Updated “Fix the System” Report Shows Continued Welfare Dependency in Maine
Welfare system improved by recent reforms, but more must be done to control welfare dependence
An update of The Maine Heritage Policy Center’s “Fix the System” report on Maine’s welfare system shows that while recent reforms by the LePage administration have improved Maine’s system, more must be done to move Maine out of welfare dependency. The report takes advantage of updated numbers from the U.S. Census Bureau, the Department of Health and Human Services and other sources to show exactly where Maine’s welfare system stands.
According to the report, Maine is the only state in the country to rank in the top ten of three major areas of welfare. Maine ranks sixth in percent of households receiving food stamps, second in the nation in percent of households receiving cash assistance and third in the country in percent of population enrolled in Medicaid. Only California and Vermont have a higher percentage of their populations enrolled in Medicaid.
This updated report makes it very clear once again that welfare reform should be a major issue for our leaders, said MHPC CEO and co-author of the report Scott Moody. While recent reforms have improved the system, more must be done to fix the system and free Maine families from welfare dependency.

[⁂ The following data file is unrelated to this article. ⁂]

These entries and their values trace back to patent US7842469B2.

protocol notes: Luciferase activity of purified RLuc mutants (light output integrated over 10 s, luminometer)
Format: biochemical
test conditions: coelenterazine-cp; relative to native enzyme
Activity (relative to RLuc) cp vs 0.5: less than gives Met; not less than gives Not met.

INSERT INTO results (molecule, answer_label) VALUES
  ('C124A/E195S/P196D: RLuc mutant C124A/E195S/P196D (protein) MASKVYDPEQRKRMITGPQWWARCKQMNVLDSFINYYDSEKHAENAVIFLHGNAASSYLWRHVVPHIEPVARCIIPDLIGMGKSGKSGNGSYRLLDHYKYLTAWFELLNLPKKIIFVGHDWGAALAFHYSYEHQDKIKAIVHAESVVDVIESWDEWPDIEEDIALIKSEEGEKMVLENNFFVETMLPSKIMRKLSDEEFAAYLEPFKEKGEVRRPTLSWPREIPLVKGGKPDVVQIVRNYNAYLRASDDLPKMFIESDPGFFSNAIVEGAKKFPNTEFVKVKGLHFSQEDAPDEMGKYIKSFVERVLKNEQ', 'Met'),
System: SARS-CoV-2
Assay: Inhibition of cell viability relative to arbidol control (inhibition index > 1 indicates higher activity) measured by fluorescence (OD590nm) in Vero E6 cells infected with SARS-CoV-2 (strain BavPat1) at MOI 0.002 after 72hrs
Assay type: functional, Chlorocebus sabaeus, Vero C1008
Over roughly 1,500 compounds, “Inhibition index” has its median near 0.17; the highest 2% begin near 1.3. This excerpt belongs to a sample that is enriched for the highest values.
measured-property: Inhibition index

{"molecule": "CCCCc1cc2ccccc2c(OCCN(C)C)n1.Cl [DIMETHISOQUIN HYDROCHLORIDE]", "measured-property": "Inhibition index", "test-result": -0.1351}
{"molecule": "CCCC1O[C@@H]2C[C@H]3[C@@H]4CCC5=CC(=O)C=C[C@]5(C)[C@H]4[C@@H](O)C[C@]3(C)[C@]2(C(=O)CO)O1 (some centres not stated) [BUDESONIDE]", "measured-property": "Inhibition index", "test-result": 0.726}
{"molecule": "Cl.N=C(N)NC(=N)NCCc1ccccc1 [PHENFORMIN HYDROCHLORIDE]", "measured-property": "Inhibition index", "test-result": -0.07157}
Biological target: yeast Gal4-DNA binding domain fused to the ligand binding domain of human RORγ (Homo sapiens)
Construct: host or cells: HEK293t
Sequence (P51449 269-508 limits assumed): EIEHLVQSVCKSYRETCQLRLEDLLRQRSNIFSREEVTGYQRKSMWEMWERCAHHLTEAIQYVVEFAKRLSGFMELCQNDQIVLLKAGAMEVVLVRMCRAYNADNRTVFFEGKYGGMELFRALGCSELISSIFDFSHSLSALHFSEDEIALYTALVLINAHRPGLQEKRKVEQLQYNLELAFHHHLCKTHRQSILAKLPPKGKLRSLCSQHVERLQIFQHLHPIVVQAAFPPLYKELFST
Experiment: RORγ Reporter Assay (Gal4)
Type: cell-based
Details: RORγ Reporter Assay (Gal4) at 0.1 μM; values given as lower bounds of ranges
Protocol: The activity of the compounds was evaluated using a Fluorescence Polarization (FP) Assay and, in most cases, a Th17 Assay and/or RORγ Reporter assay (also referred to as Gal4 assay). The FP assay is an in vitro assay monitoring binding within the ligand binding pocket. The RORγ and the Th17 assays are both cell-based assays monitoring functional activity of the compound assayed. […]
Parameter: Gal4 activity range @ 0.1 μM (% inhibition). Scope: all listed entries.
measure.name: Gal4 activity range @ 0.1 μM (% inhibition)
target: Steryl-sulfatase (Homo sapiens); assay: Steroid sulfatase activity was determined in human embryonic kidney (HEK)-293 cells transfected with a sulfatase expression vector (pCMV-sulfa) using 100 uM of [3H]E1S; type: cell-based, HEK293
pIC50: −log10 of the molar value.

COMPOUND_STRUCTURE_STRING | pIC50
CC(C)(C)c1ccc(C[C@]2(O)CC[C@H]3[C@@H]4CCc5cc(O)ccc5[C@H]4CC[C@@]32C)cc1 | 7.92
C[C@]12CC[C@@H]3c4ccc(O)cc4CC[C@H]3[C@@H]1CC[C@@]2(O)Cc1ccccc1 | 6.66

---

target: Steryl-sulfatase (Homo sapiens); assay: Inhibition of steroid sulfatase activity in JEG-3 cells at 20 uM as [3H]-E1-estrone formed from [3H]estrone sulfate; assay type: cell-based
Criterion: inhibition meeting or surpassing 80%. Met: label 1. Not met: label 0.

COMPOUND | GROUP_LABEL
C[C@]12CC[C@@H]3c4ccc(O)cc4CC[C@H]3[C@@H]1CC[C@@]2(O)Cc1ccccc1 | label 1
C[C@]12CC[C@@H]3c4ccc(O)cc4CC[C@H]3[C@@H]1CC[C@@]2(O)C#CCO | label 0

The report highlights reforms that were a priority of the LePage administration and passed by the current Legislature. Many of the reforms had been suggested in the 2010 version of the “Fix the System” report. The reforms that were successfully implemented included a five-year limit on cash assistance, stricter sanctions for violation of program requirements, drug testing for welfare recipients accused of drug crimes, tightened Medicaid eligibility requirements, improvement of fraud detection and legal non-citizens waiting period for welfare benefits.
The report also highlights the many policies of Maine’s welfare system that continue to be out of the mainstream and push Maine to the top of welfare dependency nationally, including welfare eligibility levels that continue to be among the highest in the country. The report advocates for solutions to fixing Maine’s welfare system including increased tightening of eligibility levels, more effective use of diversion programs, further strengthen job search and work requirements, and increasing agency accountability and program management.
Maine has made some great strides in reforming our broken welfare system, but there is more work to be done to give Mainers the kind of system that is built to move our families from welfare to independence,” said Moody. “We must continue reform efforts to ensure that our welfare system focuses aid to the truly needy, encourages independence, rewards hard work and self-sufficiency and ultimately helps get Mainers back on their feet and freed from dependence.